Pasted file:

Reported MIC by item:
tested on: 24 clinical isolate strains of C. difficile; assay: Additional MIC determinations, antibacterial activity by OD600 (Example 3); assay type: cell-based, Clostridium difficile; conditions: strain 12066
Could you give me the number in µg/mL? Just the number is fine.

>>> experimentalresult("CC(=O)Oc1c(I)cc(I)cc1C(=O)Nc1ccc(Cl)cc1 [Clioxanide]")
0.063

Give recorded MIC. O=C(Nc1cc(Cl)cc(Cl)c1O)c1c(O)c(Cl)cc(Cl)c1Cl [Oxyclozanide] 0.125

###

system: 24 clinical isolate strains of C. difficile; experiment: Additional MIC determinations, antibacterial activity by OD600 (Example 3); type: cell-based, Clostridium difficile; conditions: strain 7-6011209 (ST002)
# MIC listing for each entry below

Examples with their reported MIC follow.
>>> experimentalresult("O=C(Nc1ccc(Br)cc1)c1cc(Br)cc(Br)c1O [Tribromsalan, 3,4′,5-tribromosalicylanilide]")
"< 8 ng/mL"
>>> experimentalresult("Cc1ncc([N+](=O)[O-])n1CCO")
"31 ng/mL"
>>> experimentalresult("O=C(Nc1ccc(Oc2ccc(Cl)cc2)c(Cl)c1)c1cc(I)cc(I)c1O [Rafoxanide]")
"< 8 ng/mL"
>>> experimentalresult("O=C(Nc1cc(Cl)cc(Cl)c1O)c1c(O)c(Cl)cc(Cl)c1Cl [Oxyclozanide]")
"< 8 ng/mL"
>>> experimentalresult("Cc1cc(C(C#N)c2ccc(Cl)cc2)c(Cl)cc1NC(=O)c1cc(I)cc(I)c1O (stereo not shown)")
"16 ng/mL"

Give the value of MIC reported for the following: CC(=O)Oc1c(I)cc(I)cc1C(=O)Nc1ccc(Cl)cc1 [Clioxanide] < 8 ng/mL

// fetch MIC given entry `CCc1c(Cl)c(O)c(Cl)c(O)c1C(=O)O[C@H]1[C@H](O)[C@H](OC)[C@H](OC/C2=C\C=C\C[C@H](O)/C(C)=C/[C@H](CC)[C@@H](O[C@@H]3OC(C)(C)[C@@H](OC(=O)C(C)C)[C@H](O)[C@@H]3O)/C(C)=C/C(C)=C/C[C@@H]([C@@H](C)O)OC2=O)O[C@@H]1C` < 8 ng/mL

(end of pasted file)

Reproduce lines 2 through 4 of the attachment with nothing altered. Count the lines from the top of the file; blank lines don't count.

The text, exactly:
tested on: 24 clinical isolate strains of C. difficile; assay: Additional MIC determinations, antibacterial activity by OD600 (Example 3); assay type: cell-based, Clostridium difficile; conditions: strain 12066
Could you give me the number in µg/mL? Just the number is fine.

>>> experimentalresult("CC(=O)Oc1c(I)cc(I)cc1C(=O)Nc1ccc(Cl)cc1 [Clioxanide]")